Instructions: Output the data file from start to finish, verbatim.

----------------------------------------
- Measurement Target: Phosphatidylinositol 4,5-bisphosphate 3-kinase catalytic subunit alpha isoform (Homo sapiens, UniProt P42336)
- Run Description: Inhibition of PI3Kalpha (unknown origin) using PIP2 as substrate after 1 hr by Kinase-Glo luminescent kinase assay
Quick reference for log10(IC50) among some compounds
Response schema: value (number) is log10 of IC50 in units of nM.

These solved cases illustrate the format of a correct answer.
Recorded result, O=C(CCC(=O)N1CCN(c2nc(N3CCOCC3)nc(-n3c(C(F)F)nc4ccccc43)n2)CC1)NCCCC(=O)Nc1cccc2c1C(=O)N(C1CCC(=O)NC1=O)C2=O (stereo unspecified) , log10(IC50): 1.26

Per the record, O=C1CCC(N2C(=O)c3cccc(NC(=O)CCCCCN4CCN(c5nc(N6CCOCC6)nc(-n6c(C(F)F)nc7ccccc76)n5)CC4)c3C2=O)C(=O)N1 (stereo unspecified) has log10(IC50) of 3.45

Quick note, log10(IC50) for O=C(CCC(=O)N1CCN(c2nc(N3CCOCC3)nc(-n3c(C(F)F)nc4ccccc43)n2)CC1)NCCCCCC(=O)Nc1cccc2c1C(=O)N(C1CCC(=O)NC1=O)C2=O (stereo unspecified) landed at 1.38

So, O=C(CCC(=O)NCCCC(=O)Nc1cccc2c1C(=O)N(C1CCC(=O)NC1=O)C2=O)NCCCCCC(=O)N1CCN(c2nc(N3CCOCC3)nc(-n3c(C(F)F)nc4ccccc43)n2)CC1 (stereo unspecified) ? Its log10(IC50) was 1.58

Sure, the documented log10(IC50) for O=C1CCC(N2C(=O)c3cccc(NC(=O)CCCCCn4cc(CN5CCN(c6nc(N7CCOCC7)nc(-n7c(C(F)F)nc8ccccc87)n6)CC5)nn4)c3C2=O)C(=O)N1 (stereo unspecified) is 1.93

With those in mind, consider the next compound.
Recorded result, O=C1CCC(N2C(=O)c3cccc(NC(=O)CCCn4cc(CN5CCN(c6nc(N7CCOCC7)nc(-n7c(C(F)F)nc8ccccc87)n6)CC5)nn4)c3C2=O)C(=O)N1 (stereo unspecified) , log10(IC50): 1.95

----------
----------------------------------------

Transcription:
- Measurement Target: Phosphatidylinositol 4,5-bisphosphate 3-kinase catalytic subunit alpha isoform (Homo sapiens, UniProt P42336)
- Run Description: Inhibition of PI3Kalpha (unknown origin) using PIP2 as substrate after 1 hr by Kinase-Glo luminescent kinase assay
Quick reference for log10(IC50) among some compounds
Response schema: value (number) is log10 of IC50 in units of nM.

These solved cases illustrate the format of a correct answer.
Recorded result, O=C(CCC(=O)N1CCN(c2nc(N3CCOCC3)nc(-n3c(C(F)F)nc4ccccc43)n2)CC1)NCCCC(=O)Nc1cccc2c1C(=O)N(C1CCC(=O)NC1=O)C2=O (stereo unspecified) , log10(IC50): 1.26

Per the record, O=C1CCC(N2C(=O)c3cccc(NC(=O)CCCCCN4CCN(c5nc(N6CCOCC6)nc(-n6c(C(F)F)nc7ccccc76)n5)CC4)c3C2=O)C(=O)N1 (stereo unspecified) has log10(IC50) of 3.45

Quick note, log10(IC50) for O=C(CCC(=O)N1CCN(c2nc(N3CCOCC3)nc(-n3c(C(F)F)nc4ccccc43)n2)CC1)NCCCCCC(=O)Nc1cccc2c1C(=O)N(C1CCC(=O)NC1=O)C2=O (stereo unspecified) landed at 1.38

So, O=C(CCC(=O)NCCCC(=O)Nc1cccc2c1C(=O)N(C1CCC(=O)NC1=O)C2=O)NCCCCCC(=O)N1CCN(c2nc(N3CCOCC3)nc(-n3c(C(F)F)nc4ccccc43)n2)CC1 (stereo unspecified) ? Its log10(IC50) was 1.58

Sure, the documented log10(IC50) for O=C1CCC(N2C(=O)c3cccc(NC(=O)CCCCCn4cc(CN5CCN(c6nc(N7CCOCC7)nc(-n7c(C(F)F)nc8ccccc87)n6)CC5)nn4)c3C2=O)C(=O)N1 (stereo unspecified) is 1.93

With those in mind, consider the next compound.
Recorded result, O=C1CCC(N2C(=O)c3cccc(NC(=O)CCCn4cc(CN5CCN(c6nc(N7CCOCC7)nc(-n7c(C(F)F)nc8ccccc87)n6)CC5)nn4)c3C2=O)C(=O)N1 (stereo unspecified) , log10(IC50): 1.95

----------